When it comes to defending defense, the “right” may be getting its mojo back.
James Carafano | All Articles
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James Jay Carafano is a leading expert in national security, defense affairs, and homeland security at The Heritage Foundation. He has testified before the U.S. Congress many times and has provided commentary for ABC, BBC, CBS, CNBC, CNN, C-SPAN, Fox News, MSNBC, NBC, SkyNews, PBS, National Public Radio, the History Channel, Voice of America, Al Jazeera, and Australian, Austrian, Canadian, French, Greek, Hong Kong, Irish, Japanese, Portuguese, and Spanish television.
His editorials have appeared in newspapers nationwide including The Baltimore Sun, The Boston Globe, The New York Post, Philadelphia Inquirer, USA Today and The Washington Times. He is a weekly columnist at the DC Examiner. Carafano is a member of the National Academy's Board on Army Science and Technology, the Department of the Army Historical Advisory Committee, and is a Senior Fellow at the George Washington University's Homeland Security Policy Institute. He was the creative director for the feature-length documentary 33 Minutes: Protecting America in the New Missile Age. An accomplished historian and teacher, Carafano was an Assistant Professor at the U.S. Military Academy in West Point, N.Y., and served as director of military studies at the Army's Center of Military History. He also taught at Mount Saint Mary College in New York and served as a fleet professor at the U.S. Naval War College.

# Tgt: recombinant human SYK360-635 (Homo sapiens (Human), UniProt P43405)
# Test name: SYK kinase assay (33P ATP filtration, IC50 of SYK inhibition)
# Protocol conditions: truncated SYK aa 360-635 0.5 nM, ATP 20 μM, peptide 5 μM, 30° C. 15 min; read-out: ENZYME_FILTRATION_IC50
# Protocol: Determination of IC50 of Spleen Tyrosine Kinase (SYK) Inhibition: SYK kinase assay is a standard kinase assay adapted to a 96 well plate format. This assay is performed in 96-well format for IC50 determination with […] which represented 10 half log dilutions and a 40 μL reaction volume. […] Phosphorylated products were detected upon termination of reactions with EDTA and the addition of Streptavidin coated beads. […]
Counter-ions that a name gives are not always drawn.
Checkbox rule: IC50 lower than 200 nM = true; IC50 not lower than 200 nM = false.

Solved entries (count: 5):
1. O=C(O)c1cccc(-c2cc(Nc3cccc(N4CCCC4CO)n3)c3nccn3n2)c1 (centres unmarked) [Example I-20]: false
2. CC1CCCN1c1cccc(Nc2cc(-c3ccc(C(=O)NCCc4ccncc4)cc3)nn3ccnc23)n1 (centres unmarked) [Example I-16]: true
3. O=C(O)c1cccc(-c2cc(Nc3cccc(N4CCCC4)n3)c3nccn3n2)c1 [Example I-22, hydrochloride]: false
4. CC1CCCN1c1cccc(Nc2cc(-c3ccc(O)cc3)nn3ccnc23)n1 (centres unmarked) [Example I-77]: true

He is a visiting professor at the National Defense University and Georgetown University. He is the author of many books and studies. Carafano coauthored Winning the Long War: Lessons from the Cold War for Defeating Terrorism and Preserving Freedom. The first to coin the term, the "long war," the authors argue that a successful strategy requires a balance of prudent military and security measures, continued economic growth, the zealous protection of civil liberties and winning the "war of ideas" against terrorist ideologies. Carafano joined Heritage in 2003. Before becoming a policy expert, he served 25 years in the Army.
A graduate of West Point, Carafano also has a master's degree and a doctorate from Georgetown University and a master's degree in strategy from the U.S. Army War College.
Does President Obama even do foreign relations anymore? To all appearances, he checked out of the global leadership scene months ago. It’s almost as though, after making the call to off Osama bin Laden, he pumped his fist and said, “That’s it. I’m done.”
It was a golden opportunity for President Obama. He could make peace with conservatives in Congress, set the foundation for a bipartisan agenda in Washington and burnish his image as a man who led from the middle. He blew it.
Last night’s presidential candidate debate in Washington was great — for wonks like me. For 120 minutes, eight leaders of the GOP’s Occupy the White House movement sparred over foreign policy and national security.
America isn’t as well defended as it should be. To understand why, you have to go back a little over a decade.
Today the Palestinians will poke President Obama in the eye with his Nobel Peace Prize. And he has no one to blame but himself.
Conservatives had a number of goals in pursing a debt deal: protect our defenses; decrease spending (including entitlement spending); keep taxes down; and protect the country’s creditworthiness. To date, none of those objectives has been met.